A look at the program.
Police are gearing up to launch a full-blown criminal investigation into Prime Minister Benjamin Netanyahu for bribery, according to Israeli media reports on Monday.
For the past nine months, Israeli police have been conducting a secret inquiry into criminal wrongdoing by Netanyahu, and now believe that they have enough information for a formal investigation, the Times of Israel reported.
It is alleged that the Prime Minister accepted bribes in the form of donations during his 2009 campaign.
The Uganda Police Force has been continuously ranked as one of the most corrupt institutions in Uganda, and was identified as the most corrupt East African Region institution in the Transparency International East Africa Bribery Index. To its credit, it does have a promising legal framework, including a national information access law and law mandating discipline for police misconduct. The work now is to make those legal requirements work for the people of Uganda.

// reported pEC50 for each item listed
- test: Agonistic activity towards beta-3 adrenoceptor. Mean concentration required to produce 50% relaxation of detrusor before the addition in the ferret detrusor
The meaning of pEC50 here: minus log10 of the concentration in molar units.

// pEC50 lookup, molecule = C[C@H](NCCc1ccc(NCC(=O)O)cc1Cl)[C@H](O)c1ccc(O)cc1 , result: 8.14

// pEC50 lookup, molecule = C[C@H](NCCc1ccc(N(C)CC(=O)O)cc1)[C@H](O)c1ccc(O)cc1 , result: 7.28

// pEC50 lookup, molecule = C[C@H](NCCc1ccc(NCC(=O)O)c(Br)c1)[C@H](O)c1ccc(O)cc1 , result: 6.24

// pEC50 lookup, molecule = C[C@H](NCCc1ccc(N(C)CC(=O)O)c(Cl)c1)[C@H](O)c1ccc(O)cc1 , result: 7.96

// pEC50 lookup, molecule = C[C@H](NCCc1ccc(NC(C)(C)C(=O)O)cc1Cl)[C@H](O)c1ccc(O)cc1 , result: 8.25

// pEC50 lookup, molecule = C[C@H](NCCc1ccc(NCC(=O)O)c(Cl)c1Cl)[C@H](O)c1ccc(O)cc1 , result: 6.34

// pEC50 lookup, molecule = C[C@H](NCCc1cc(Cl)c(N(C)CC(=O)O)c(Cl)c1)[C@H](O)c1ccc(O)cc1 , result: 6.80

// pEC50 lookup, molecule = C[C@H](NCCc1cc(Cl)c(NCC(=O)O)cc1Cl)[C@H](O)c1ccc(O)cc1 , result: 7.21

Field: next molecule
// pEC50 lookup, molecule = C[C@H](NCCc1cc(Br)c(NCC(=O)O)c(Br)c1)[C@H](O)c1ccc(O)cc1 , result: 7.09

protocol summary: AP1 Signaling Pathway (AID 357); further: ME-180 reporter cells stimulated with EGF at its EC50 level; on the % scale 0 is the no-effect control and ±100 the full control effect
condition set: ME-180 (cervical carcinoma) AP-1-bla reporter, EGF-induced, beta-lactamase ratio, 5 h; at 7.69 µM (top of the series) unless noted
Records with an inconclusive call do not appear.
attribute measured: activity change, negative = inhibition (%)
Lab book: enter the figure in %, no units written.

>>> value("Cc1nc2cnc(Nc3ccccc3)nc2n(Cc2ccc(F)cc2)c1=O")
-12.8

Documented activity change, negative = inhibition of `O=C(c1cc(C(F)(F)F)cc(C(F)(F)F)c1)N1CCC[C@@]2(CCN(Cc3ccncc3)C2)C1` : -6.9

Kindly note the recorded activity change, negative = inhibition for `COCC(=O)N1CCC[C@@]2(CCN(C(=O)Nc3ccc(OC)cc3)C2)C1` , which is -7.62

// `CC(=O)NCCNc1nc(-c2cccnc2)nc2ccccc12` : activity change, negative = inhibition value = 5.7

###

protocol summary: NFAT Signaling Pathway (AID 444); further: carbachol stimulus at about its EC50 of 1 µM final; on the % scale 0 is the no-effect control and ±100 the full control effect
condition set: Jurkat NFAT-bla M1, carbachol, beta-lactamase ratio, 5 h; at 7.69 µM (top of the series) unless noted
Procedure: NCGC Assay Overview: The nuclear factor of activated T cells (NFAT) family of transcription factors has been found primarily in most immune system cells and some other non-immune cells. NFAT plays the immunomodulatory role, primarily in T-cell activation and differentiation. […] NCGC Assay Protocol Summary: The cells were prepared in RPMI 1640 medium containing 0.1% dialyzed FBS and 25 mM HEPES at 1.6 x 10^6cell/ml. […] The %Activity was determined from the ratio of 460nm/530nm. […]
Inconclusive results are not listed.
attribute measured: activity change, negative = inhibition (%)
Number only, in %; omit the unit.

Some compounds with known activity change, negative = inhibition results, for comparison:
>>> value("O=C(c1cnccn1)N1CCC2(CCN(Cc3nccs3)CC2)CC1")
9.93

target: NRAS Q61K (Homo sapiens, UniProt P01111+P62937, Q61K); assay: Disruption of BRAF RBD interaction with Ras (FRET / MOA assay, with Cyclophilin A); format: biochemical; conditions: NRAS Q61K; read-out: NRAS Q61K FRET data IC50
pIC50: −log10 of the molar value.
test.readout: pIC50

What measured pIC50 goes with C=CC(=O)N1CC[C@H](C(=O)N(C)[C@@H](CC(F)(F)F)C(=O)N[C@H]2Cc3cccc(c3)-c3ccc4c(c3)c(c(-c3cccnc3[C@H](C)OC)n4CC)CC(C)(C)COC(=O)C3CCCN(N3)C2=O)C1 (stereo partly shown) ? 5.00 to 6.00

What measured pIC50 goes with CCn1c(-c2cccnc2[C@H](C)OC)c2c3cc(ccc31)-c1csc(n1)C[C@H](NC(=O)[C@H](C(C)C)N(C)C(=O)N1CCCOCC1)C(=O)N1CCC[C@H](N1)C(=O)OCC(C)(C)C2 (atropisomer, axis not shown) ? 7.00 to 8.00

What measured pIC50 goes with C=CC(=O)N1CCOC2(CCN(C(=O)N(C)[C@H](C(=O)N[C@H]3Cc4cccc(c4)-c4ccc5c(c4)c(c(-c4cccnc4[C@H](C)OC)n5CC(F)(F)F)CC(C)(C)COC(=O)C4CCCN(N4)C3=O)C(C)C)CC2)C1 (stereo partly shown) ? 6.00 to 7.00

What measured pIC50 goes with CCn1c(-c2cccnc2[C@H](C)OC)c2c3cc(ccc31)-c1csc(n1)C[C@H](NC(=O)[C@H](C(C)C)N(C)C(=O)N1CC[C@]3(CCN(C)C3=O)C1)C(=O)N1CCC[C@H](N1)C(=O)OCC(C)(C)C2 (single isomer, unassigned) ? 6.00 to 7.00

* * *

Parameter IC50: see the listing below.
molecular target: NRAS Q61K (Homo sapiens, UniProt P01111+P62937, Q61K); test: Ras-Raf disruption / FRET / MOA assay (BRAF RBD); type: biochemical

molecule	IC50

The people of Uganda deserve law enforcement agencies that are accountable and transparent. With the opportunities created by the 2006 Access to Information Act it’s possible for them to move forward by providing useful public information. There are some signs that the police are trying to make progress, principally with their publication of information about the public’s complaints. While this is a good first step, it’s insufficient. The quality and timeliness of this data must improve. In addition, police must work more effectively with the media to ensure that their information is getting out to a public which is unlikely to be able to find their information online.
A Moscow district court ruled on Tuesday to place Economic Development Minister Alexei Ulyukayev under house arrest in the large bribery case for two months.
Earlier in the day, Ulyukayev was officially charged with bribery on a very large scale. Ulyukayev demanded a bribe for a positive assessment of Russian energy company Rosneft’s acquisition of Bashneft company’s shares, according to the Russian Investigative Committee said.
Investigators said in court they had compelling evidence against Ulyukayev, including audio and video recordings, witness accounts, as well as fingerprints on banknotes.